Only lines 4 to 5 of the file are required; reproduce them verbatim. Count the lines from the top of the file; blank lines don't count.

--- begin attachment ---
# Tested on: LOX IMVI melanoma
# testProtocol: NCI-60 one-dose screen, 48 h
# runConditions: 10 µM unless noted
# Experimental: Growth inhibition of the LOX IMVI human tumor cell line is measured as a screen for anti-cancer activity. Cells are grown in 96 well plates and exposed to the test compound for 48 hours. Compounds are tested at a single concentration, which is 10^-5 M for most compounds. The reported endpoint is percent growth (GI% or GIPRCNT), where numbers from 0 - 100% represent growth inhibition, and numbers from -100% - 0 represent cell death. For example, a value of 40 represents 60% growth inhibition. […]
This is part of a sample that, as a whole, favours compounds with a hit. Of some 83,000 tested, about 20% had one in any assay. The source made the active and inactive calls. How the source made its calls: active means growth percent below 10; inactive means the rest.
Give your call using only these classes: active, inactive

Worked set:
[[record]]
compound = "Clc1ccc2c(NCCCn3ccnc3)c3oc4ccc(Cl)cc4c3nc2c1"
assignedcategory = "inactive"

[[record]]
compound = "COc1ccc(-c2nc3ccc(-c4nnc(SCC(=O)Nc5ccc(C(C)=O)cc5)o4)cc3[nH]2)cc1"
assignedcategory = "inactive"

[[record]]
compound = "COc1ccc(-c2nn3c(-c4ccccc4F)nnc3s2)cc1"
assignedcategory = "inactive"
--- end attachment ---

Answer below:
# Experimental: Growth inhibition of the LOX IMVI human tumor cell line is measured as a screen for anti-cancer activity. Cells are grown in 96 well plates and exposed to the test compound for 48 hours. Compounds are tested at a single concentration, which is 10^-5 M for most compounds. The reported endpoint is percent growth (GI% or GIPRCNT), where numbers from 0 - 100% represent growth inhibition, and numbers from -100% - 0 represent cell death. For example, a value of 40 represents 60% growth inhibition. […]
This is part of a sample that, as a whole, favours compounds with a hit. Of some 83,000 tested, about 20% had one in any assay. The source made the active and inactive calls. How the source made its calls: active means growth percent below 10; inactive means the rest.